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The Power of Community

04/15/2020 03:43:06 PM


Beth Schafer

“In awe of the power of community.” That is what my Facebook profile has said for as many years as I have had a profile. It’s true. Having worked in Jewish communal life for over 20 years, I can attest to the power a community has to come together in a time of need and do amazing and beautiful things. I have seen neighbors outside with chainsaws cutting down fallen trees after a hurricane. I have seen friends come together and fix up and sell a house for a single friend who suffered through and later succumbed to cancer at 50 years old. I have seen friends and family come together to celebrate adult B’nei Mitzvah and conversions. I have seen communities raise money for victims of violence and discrimination, as well as for those who suffer from food insecurity and domestic abuse. Our community is helping children at Powers Ferry Elementary School with our Backpack Buddies program. The power of people coming together and the good that they can do is limitless. We can all add to this list dozens of incidents that we’ve witnessed or been a part of that have moved and inspired us.

That feeling of being profoundly moved-I’ve felt it at every Zoom service that we’ve conducted in the last month. The moment when everyone sees the faces of their fellow Sinai members and their own lights up with joy and a sense of comfort, that is the profound moment when I witness the power of our community. It brings me to tears every time. What we can give each other even with our physical limitations is hope. The check-in, the smile, the note—all are ways that we can lift each other up. We are all having up days and down days. We can tap into our community on either. On the down days, don’t be afraid to reach out to a friend and get some diversion from your sadness or anxiety. On the up days reach out to someone and offer that same diversion, cheer or an extra dose of long(short)-distance TLC.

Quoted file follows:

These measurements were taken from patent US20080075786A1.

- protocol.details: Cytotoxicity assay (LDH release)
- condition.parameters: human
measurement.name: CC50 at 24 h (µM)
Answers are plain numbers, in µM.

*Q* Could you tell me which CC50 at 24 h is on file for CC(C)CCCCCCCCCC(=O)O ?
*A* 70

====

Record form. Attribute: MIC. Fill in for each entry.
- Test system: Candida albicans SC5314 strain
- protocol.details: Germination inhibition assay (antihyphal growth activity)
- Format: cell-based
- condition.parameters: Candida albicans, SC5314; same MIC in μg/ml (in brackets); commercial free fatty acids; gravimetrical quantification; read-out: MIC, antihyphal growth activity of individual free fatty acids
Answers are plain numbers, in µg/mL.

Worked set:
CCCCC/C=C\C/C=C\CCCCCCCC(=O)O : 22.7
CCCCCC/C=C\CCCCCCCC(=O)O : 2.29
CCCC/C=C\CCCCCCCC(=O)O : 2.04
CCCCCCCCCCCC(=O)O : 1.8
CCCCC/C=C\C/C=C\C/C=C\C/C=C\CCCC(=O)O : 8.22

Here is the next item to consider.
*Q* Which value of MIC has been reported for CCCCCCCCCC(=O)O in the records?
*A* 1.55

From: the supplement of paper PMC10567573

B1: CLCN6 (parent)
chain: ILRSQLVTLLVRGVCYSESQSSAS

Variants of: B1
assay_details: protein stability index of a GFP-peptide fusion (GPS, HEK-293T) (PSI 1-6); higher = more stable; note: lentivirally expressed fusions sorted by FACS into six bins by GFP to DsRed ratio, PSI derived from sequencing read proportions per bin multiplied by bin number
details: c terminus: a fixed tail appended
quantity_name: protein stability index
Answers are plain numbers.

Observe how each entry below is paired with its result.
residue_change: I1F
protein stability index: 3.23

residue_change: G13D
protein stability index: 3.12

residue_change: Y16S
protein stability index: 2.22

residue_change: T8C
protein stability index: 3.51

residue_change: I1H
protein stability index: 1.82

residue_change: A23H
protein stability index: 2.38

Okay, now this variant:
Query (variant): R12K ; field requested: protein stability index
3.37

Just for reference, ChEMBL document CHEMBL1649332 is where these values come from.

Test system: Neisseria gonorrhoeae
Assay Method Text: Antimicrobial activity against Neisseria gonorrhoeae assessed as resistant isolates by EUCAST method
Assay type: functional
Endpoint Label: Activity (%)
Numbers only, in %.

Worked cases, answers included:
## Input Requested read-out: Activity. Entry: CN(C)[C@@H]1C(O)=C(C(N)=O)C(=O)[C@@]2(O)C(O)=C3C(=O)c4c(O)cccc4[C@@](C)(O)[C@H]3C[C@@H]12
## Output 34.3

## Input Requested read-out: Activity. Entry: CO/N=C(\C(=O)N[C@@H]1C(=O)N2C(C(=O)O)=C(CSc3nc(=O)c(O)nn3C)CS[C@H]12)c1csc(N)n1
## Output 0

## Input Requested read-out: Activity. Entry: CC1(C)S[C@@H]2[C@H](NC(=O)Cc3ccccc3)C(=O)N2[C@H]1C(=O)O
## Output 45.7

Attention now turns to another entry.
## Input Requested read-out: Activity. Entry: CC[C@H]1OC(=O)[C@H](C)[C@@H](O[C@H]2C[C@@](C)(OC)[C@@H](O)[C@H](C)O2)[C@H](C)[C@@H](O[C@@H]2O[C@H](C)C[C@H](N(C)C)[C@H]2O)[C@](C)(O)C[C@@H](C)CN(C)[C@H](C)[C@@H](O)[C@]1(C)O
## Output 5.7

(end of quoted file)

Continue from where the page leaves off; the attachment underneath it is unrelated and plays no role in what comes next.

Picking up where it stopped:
There is a reason our prayer services require a minyan. While we can always offer a private prayer in the comfort of our own space, our formal prayer services require a community. The word community has in it the word “commune,” to come together, and also has the root “common.” Certainly during these days of pandemic, we know what we all have in common. So let’s remember that this great community of which we are all a part, is a font of hope for its members and the greater Jewish community. No matter what the circumstances are, no one can take that away from us.

We say “Chazak, chazak, v’nitchazek.” Be strong, be strong, and let us draw strength from and be the strength for one another.

With prayers for safety and good health on this Shabbat,


Mon, August 3 2020 13 Av 5780